New promising biomarker | Alzheimer’s disease
Dementia. Forgetfulness, losing track of time, getting lost in familiar places. Communication becomes more difficult, behavioral changes appear. In advanced stages of the disease, affected people are no longer aware of time and place. Later, they do not recognize even their closest friends and family members.
Currently, about 55 million people worldwide are living with dementia – and about 10 million new cases are added each year.
The best known and most widespread form of dementia is Alzheimer’s disease (AD). One cruel thing is that although Alzheimer’s can still be treated in the early stages before irreversible dementia, the disease is often not recognized until it is too late for treatment. And this is the reason: available diagnostic methods are expensive and not suitable for routine examinations for the general public. Therefore, new screening programs are needed.
In recent years, abnormal formaldehyde metabolism has been considered one of the essential features of age-related cognitive impairment, and urinary formaldehyde has been proposed as a potential biomarker for early diagnosis of AD. But this biomarker has limitations, and new methods are needed to improve disease detection and the delivery of appropriate therapies. So, how could this method be further improved?
A new study shows: Formic acid is suitable as a biomarker for early diagnosis of Alzheimer’s disease
A research group from China investigated the relationship between the level of formic acid (a metabolic product of formaldehyde) and cognitive changes in the course of Alzheimer’s disease, comparing the diagnostic effects of different biomarkers in plasma (e.g., Aβ40) and formic acid.
Methods: 574 Participants underwent cognitive function tests by trained staff in a neuropsychology assessment room. They were then divided into five groups according to the severity of their disease. Researchers collected morning urine samples and analyzed urine formaldehyde by high-pressure liquid chromatography. The levels of formic acid in collected urine samples were determined by the Formate Assay Kit.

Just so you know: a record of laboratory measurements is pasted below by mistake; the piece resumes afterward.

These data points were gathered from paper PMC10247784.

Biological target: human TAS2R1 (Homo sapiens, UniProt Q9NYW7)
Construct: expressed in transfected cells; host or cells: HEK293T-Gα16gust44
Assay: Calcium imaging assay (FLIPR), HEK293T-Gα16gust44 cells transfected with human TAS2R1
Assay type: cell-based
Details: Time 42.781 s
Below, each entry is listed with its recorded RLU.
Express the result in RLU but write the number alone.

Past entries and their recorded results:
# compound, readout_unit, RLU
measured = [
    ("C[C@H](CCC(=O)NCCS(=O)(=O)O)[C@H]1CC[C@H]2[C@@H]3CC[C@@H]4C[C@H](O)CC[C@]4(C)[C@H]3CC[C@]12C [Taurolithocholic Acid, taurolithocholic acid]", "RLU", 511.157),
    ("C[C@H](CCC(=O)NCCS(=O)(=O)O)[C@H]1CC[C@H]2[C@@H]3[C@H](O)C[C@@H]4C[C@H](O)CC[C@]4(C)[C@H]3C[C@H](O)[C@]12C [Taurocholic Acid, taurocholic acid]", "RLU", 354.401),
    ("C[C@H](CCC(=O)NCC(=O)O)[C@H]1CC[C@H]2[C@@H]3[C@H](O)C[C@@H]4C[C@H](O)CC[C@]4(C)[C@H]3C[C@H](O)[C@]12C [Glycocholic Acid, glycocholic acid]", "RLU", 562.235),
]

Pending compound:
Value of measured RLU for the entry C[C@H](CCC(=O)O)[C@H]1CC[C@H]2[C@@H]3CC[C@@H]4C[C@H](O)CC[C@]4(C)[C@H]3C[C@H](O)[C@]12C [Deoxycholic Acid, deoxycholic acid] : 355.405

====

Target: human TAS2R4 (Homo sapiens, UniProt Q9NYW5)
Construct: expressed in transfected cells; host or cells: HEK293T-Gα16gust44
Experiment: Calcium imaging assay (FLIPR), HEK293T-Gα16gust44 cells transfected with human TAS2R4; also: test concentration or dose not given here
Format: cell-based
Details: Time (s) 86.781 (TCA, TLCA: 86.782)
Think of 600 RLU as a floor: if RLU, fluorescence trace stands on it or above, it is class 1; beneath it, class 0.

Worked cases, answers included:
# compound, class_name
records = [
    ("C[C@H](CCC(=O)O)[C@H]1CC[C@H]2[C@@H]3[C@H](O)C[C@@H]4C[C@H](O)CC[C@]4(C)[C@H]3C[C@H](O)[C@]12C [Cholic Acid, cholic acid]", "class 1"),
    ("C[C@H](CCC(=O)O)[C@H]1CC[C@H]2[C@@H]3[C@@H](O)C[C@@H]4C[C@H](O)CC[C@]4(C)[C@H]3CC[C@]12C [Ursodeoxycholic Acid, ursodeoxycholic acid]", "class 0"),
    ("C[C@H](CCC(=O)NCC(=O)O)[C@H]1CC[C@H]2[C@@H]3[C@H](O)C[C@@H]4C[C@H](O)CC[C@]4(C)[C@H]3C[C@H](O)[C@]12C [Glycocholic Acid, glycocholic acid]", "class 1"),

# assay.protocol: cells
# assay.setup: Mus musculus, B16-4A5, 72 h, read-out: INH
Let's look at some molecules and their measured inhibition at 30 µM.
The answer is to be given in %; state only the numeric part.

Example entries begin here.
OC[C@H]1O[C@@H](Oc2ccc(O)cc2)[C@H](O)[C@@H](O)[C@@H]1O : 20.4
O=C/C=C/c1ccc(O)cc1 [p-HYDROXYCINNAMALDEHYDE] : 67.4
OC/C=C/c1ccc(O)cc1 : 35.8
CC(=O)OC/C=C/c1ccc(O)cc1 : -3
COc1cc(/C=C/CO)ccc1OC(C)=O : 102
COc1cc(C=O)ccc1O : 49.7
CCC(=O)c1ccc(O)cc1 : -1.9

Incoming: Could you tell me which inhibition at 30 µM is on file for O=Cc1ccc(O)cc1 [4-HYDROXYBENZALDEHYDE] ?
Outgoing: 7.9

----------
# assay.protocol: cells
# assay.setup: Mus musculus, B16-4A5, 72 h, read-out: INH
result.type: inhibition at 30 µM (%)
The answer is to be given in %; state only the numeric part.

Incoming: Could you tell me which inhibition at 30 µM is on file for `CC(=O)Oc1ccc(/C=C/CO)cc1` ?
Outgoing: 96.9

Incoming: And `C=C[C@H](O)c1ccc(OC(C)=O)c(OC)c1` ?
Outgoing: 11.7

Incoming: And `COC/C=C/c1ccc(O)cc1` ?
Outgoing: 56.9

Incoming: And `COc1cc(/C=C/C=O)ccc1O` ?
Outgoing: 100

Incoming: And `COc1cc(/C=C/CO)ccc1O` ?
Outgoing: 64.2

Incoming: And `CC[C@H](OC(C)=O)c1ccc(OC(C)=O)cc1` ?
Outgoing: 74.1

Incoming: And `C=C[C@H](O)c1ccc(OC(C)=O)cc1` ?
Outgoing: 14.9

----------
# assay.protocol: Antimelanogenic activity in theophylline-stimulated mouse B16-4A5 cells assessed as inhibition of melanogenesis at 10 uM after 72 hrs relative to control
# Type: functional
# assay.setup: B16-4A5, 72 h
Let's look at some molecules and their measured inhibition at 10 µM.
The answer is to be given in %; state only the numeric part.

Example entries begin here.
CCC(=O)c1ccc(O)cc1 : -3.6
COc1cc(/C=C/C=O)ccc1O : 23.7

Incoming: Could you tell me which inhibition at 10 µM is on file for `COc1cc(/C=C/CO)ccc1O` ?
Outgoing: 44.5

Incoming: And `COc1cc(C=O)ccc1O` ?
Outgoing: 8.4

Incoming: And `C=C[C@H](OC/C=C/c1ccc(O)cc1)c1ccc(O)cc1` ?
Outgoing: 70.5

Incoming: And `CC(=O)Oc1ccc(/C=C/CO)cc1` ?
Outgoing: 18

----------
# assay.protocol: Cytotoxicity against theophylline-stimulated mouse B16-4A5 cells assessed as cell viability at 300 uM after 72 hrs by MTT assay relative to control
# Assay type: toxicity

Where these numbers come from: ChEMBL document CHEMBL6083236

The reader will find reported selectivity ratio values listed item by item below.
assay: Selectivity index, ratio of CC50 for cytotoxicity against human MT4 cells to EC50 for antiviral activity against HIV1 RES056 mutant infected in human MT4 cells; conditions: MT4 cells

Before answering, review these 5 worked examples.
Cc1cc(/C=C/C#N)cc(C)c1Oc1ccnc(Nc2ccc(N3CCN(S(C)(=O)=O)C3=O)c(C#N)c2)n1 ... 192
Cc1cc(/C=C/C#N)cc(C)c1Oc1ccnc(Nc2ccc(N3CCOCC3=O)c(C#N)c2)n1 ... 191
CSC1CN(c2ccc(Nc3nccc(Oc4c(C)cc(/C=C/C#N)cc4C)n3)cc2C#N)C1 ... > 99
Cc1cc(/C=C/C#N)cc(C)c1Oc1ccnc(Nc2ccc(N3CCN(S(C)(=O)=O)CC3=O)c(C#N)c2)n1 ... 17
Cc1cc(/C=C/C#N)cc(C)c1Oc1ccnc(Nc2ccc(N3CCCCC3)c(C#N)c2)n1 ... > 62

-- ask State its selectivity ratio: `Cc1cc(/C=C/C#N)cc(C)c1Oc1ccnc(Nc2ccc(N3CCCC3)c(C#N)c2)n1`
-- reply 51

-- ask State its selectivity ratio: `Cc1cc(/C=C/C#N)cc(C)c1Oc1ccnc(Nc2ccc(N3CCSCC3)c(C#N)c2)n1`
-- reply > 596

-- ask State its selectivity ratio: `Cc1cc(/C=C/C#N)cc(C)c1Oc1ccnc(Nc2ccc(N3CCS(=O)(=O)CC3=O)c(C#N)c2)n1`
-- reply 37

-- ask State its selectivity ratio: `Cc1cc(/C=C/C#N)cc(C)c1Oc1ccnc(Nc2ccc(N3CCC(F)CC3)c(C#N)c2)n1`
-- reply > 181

Results: The study found that the more severe the Alzheimer’s disease had progressed, the higher the level of formic acid in a person’s urine. Especially in the early stages of the disease, formic acid was a much better indicator than any previously known biomarker tested in blood or urine. Combining biomarkers from blood and formic acid from urine could provide unprecedented accuracy about disease stage.
Advantages at a glance
Formic acid in urine showed excellent sensitivity for early Alzheimer’s screening
In general, urinary formic acid showed a unique efficacy in the diagnosis of Alzheimer’s disease
As a biomarker that can be measured via urine, formic acid detection is convenient and suitable for routine testing
Detection of Alzheimer’s biomarkers is cost-effective
Urinary formic acid levels showed higher usefulness than formaldehyde. Therefore, our study proved that the non-invasive and cost-effective urinary biomarkers improved the prediction accuracy of disease stages by plasma biomarkers.
As is customary, the researchers point to the need for further research, since the cross-sectional study cannot prove causality. Nevertheless, they are confident:
Urinary formic acid and formaldehyde are likely to be new biomarkers independent of the existing AD diagnostic criteria. We believe that further research can determine the best diagnostic models using urinary formic acid and formaldehyde levels to significantly improve the diagnostic efficiency of urine biomarkers in AD.
You can read the study in the journal Frontiers here: https://www.frontiersin.org/articles/10.3389/fnagi.2022.1046066/full